# Musean hypernumber

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Musean hypernumbers are an algebraic concept envisioned by Charles A. Musès (1919–2000) to form a complete, integrated, connected, and natural number system.[1][2][3][4][5] Musès sketched certain fundamental types of hypernumbers and arranged them in ten "levels", each with its own associated arithmetic and geometry.

Mostly criticized for lack of mathematical rigor and unclear defining relations, Musean hypernumbers are often perceived as an unfounded mathematical speculation. This impression was not helped by Musès' outspoken confidence in applicability to fields far beyond what one might expect from a number system, including consciousness, religion, and metaphysics.

The term "M-algebra" was used by Musès for investigation into a subset of his hypernumber concept (the 16 dimensional conic sedenions and certain subalgebras thereof), which is at times confused with the Musean hypernumber level concept itself. The current article separates this well-understood "M-algebra" from the remaining controversial hypernumbers, and lists certain applications envisioned by the inventor.

## "M-algebra" and "hypernumber levels"

Musès was convinced that the basic laws of arithmetic on the reals are in direct correspondence with a concept where numbers could be arranged in "levels", where fewer arithmetical laws would be applicable with increasing level number.[3] However, this concept was not developed much further beyond the initial idea, and defining relations for most of these levels have not been constructed.

Higher dimensional numbers built on the first three levels were called "M-algebra"[6][7] by Musès if they yielded a distributive multiplication, unit element, and multiplicative norm. It contains kinds of octonions and historical quaternions (except A. MacFarlane's hyperbolic quaternions) as subalgebras. A proof of completeness of M-algebra has not been provided.

## Conic sedenions / "16 dimensional M-algebra"

The term "M-algebra" (after C. Musès[6]) refers to number systems that are vector spaces over the reals, whose bases consist in roots of −1 or +1, and which possess a multiplicative modulus. While the idea of such numbers was far from new and contains many known isomorphic number systems (like e.g. split-complex numbers or tessarines), certain results from 16 dimensional (conic) sedenions were a novelty. Musès demonstrated the existence of a logarithm and real powers in number systems built to non-real roots of +1.

### Multiplication table

The conic sedenions[8][9] form an algebra with a non-commutative, non-associative, but alternative multiplication and a multiplicative modulus. It consists of one real axis (to basis $1$), eight imaginary axes (to bases $i_n$ with $i_n^2=-1$), and seven counterimaginary[10] axes (to bases $\varepsilon$ with $\varepsilon{}_n^2=+1$).

The multiplication table is:

Similar to unity (1), the imaginary basis $i_0$ is always commutative and associative under multiplication. Musès at times used the symbol $\varepsilon_0 := 1$ to highlight this similarity.[6] In fact, conic sedenions are isomorphic to complex octonions, i.e. octonions with complex number coefficients. By examining $\varepsilon_n$ as bases to real number coefficients, however, Musès was able to show certain algebraic relations, including power and logarithm of $\varepsilon_n$.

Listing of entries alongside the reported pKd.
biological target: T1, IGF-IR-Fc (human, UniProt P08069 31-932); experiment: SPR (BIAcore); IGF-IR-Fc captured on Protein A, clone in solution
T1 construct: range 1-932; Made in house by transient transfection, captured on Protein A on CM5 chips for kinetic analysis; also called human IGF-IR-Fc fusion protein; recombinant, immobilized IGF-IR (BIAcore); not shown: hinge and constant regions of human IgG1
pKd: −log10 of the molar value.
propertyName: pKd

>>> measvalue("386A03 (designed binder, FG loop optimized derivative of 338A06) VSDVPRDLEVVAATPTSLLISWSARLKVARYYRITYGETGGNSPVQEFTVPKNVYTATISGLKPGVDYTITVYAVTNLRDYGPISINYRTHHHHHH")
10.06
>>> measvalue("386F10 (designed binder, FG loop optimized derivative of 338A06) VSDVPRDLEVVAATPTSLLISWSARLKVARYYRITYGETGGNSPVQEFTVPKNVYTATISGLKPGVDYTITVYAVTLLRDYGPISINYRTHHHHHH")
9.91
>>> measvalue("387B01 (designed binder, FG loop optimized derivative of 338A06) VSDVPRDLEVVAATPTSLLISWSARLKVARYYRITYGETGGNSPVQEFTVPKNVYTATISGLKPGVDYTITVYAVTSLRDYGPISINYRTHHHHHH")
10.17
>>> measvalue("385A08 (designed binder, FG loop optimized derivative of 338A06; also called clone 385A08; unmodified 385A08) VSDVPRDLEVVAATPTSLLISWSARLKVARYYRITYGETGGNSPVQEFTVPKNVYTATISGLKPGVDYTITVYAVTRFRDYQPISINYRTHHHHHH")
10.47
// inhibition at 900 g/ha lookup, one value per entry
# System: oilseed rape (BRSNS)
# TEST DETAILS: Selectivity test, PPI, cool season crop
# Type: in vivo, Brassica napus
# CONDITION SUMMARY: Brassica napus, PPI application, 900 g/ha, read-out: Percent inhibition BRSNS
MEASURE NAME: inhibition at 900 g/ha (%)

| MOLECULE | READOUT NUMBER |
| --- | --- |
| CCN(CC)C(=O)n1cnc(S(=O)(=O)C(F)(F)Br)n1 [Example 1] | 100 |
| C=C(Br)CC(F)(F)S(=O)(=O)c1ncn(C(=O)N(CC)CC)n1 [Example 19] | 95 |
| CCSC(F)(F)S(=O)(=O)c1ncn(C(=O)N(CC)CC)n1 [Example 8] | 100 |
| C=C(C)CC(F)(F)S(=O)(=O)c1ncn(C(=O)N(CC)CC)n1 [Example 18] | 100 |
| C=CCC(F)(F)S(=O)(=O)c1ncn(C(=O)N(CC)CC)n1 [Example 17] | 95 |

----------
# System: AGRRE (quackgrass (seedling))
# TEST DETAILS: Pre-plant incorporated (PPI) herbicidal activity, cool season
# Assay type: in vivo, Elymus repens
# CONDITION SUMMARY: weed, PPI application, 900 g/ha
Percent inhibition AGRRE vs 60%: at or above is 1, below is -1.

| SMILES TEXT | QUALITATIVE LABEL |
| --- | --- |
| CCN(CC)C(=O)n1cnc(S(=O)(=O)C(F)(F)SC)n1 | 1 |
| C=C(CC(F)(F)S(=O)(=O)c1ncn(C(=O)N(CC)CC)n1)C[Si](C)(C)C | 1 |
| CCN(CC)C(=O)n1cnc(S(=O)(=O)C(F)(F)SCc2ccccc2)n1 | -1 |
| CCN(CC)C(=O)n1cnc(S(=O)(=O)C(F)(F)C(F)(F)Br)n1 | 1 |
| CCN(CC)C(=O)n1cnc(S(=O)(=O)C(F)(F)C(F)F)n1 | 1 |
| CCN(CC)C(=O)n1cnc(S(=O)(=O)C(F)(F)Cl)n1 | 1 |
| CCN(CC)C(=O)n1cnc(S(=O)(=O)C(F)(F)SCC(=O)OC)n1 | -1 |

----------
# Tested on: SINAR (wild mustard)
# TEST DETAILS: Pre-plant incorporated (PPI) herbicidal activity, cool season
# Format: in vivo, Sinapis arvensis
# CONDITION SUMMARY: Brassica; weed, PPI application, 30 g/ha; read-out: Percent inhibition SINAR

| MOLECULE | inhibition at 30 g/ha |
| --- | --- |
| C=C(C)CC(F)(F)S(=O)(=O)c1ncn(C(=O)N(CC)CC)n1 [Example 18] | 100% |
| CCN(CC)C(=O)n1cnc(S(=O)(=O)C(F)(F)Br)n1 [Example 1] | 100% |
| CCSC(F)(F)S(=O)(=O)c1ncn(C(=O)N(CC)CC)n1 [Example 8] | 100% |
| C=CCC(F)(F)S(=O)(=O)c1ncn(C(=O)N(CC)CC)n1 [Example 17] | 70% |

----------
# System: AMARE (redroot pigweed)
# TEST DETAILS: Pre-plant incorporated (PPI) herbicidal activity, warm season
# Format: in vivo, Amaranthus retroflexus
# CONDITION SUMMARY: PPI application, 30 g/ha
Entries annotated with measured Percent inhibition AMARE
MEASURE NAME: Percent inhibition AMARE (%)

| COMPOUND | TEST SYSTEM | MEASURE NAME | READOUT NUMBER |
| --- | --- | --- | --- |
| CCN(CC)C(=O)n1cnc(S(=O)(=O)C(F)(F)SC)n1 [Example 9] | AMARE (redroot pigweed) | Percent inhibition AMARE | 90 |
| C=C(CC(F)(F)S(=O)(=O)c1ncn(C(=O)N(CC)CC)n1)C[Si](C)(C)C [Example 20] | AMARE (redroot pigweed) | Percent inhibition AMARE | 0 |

### Select findings

Musès showed that a countercomplex basis $\varepsilon{}_n$ ($n = 1, \ldots, 7$) not only has an exponential function[11]

$e ^ { \varepsilon{}_n \alpha } = \cosh ~\alpha + \varepsilon{}_n ( \sinh ~\alpha )$

($\alpha$ real) but also possesses real powers:[8][12]

$\varepsilon{}_n ^ \alpha = \frac{1}{2} [ (1 - \varepsilon{}_n ) + (1 + \varepsilon{}_n ) e^{- \pi i_n \alpha } ]$

This is referred to as "power orbit" of $\varepsilon{}_n$ by Musès. Also, a logarithm

$\ln \varepsilon{}_n = \frac{\pi }{2} ( i_0 - i_n )$

is possible in this arithmetic.[8] Their multiplicative modulus $|z|$ is[9]

$|z| = |a + \sum{b_n i_n} + \sum{c_n \varepsilon_n } + d| := \sqrt[4]{ (a^2 + b_n^2 - c_n^2 - d^2)^2 + 4(ad - b_n c_n)^2 }$

### List of number types[8] and their isomorphisms

#### Circular quaternions and octonions

Circular quaternions and octonions from the Musean hypernumbers are identical to quaternions and octonions from Cayley–Dickson construction. They are built on imaginary bases $i_n$ only.

#### Hyperbolic quaternions

Hyperbolic quaternions after Musès, to bases {$1, \varepsilon{}_1 , \varepsilon{}_2 , i_3$} are isomorphic to coquaternions (split-quaternions). They are different from Alexander Macfarlane's hyperbolic quaternions (first mention in 1891), which are not associative.

#### Conic quaternions

Conic quaternions are built on bases {$1, i, \varepsilon, i_0$} and form a commutative, associative, and distributive arithmetic. They contain non-trivial idempotents and zero divisors, but no nilpotents. Conic quaternions are isomorphic to tessarines, and also to bicomplex numbers (from the multicomplex numbers).

In contrast, circular and hyperbolic quaternions are not commutative, hyperbolic quaternions also contain nilpotents.

#### Hyperbolic octonions

Hyperbolic octonions are isomorphic to split-octonion algebra. They consist of one real, three imaginary ($\sqrt{-1}$), and four counterimaginary ($\varepsilon$) bases, e.g. {$1, i_1, i_2, i_3, \varepsilon{}_4 , \varepsilon{}_5, \varepsilon{}_6 , \varepsilon{}_7$}.

#### Conic octonions

Conic octonions to bases $\{ 1, i_1, i_2, i_3,~i_0, \varepsilon{}_1, \varepsilon{}_2, \varepsilon{}_3 \}$ form an associative, non-commutative octonionic number system. They are isomorphic to biquaternions.